In Part 1 of our Battlefield V mod for Nvidia, we went about making the crate that the PC would eventually be fitted into. The chassis itself is a purpose-built, WWII era-inspired ammunition crate, the idea being you lift the lid to find a top spec, water-cooled PC inside beaming back up at you. With
In Part 1 of our Battlefield V mod for Nvidia, we went about making the crate that the PC would eventually be fitted into. The chassis itself is a purpose-built, WWII era-inspired ammunition crate, the idea being you lift the lid to find a top spec, water-cooled PC inside beaming back up at you. With that task all polished up, it was time to turn our eyes to the interior.
- CPU Intel Core i9-9900K
- Motherboard Asus Maximus XI Hero
- Memory 32GB (2 x 16GB) Corsair Vengeance RGB Pro 3,200MHz
- Graphics Nvidia GeForce RTX 2080 Ti Founders Edition
- Storage Samsung SSD 970 Evo 2TB
- Storage WD Blue 6TB
- PSU Corsair HX850i
- Lighting Corsair RGB LED Lighting Pro Expansion Kit
Since this project was a scratchbuild, it meant going back to basics and trying to think through everything – no primary donor parts for this build, no sir! The first thing that was worth considering was that the chassis was far from perfect. In terms of dimensions the thing was all over the place thanks to the construction methods and materials used, and that meant that simply drawing up the whole build in CAD and trying to get it all cut in one go was likely not very straightforward. Similarly, if you recall back to Part 1, there was a vital community voting aspect that needed to be adhered to as well. That voting element meant that parts of the design would need to be flexible so that they could be quickly adapted to the choices made.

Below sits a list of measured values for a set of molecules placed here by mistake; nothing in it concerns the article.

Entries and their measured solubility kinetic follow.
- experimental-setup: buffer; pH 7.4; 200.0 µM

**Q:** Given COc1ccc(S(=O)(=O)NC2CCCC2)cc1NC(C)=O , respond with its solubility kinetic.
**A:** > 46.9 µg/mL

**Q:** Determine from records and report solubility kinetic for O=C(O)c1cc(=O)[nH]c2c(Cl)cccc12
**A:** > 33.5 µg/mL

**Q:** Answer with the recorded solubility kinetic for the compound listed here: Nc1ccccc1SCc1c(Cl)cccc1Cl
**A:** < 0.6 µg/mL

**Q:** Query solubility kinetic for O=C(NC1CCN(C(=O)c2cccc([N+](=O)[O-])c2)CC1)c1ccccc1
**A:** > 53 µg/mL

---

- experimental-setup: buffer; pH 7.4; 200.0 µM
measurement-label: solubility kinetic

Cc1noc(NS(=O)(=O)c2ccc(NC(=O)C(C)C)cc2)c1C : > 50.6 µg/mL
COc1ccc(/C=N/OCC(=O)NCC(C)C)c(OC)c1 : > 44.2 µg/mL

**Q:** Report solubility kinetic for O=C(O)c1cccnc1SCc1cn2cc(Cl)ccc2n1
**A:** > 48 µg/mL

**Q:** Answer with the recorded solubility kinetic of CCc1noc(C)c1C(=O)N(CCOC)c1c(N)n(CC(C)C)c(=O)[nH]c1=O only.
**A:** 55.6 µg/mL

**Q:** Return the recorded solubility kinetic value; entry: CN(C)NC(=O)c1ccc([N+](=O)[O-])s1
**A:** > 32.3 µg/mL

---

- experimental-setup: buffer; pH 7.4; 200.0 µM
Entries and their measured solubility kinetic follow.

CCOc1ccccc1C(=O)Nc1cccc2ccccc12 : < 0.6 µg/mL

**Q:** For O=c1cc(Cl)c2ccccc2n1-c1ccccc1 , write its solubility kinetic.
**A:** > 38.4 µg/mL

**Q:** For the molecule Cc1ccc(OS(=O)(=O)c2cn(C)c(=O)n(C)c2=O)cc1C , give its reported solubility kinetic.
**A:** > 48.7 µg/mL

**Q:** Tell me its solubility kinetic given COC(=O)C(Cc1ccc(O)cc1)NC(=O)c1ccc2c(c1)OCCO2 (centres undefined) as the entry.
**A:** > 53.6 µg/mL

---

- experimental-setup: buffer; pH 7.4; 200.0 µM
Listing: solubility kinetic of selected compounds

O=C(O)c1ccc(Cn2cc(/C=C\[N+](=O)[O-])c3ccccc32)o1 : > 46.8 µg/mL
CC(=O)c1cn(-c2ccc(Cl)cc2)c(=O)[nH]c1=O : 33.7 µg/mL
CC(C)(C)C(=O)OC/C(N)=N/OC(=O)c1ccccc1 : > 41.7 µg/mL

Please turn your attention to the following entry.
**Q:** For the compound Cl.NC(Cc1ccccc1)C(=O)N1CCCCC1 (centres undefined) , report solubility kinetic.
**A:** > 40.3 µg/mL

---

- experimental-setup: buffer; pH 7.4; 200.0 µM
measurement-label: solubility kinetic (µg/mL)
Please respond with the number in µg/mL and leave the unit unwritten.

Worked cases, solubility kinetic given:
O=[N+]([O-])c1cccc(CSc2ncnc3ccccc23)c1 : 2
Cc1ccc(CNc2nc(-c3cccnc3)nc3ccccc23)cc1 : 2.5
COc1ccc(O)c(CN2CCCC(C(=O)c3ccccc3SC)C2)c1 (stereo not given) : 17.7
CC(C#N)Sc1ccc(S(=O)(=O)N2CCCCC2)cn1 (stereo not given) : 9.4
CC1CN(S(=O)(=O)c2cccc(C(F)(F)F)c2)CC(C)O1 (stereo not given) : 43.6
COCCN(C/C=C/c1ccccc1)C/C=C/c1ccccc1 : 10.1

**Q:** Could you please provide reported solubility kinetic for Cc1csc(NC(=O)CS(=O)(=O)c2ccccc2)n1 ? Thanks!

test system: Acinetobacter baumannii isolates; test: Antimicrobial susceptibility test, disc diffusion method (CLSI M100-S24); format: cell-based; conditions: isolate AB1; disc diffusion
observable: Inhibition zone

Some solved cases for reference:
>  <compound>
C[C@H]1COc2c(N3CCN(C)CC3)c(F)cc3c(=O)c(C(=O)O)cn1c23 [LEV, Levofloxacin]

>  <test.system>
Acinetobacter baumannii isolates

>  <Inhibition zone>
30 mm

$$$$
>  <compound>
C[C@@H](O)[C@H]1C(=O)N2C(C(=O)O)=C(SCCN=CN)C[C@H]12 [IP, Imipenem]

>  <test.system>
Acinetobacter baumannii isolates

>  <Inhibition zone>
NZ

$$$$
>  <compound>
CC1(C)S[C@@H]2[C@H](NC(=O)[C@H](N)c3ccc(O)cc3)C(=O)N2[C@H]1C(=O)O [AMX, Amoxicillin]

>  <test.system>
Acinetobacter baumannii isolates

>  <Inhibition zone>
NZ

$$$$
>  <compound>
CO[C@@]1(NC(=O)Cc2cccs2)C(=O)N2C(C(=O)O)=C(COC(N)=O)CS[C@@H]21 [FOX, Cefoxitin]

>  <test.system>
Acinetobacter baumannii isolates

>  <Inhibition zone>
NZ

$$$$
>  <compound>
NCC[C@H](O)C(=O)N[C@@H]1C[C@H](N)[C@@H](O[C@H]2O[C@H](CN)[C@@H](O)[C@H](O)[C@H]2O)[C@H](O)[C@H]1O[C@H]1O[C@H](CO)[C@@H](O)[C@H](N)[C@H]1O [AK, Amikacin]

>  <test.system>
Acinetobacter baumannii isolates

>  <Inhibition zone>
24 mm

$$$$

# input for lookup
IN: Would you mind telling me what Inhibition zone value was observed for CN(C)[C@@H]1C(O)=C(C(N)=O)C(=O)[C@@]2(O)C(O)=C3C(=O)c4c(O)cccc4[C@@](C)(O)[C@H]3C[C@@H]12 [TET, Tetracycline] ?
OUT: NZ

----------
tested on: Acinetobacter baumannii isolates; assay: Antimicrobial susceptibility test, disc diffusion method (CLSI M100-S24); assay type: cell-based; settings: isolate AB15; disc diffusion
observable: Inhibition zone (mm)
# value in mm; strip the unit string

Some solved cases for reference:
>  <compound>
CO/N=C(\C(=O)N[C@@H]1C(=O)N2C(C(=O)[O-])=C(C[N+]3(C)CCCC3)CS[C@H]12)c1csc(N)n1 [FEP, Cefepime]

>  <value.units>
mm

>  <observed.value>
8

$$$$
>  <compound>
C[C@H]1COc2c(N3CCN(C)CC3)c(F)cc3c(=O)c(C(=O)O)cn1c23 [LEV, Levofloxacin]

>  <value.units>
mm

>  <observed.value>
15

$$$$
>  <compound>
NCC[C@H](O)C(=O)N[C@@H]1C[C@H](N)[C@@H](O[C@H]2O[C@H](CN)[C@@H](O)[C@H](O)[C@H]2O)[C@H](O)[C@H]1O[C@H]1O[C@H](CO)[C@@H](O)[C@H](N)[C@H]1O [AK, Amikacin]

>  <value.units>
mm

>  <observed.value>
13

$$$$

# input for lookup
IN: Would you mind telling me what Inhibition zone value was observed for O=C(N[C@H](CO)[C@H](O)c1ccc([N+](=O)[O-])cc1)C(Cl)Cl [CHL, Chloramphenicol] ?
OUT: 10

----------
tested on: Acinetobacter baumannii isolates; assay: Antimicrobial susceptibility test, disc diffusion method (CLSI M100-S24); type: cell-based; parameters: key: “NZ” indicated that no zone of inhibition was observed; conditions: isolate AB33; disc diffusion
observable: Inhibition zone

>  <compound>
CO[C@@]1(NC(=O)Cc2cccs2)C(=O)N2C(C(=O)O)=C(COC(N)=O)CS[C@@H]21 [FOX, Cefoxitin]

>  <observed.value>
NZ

With that in mind, I decided to begin by roughing out some ideas as to how this thing should look. The easy choice would have been to have the motherboard lying flat in the base of the crate, with everything arranged around it. Frankly, though, that sounded like a proper half-arsed job; routing things would be messy and one would have to peer deep into the crate to see anything. To avoid those issues it made sense to raise the motherboard up so that it sits near the lid, making everything very visible whilst also giving space underneath for cabling and the PSU. This, however, raised another point: Where would the GPU go? Even if using a riser cable, the motherboard would have to sit behind the card, sinking it back into the case. The way around this was to angle the motherboard tray at 20°, which meant that the GPU would essentially be sitting at the same elevation as the top of the motherboard. It also had the advantage of presenting the hardware in a pleasing way towards anybody viewing the crate.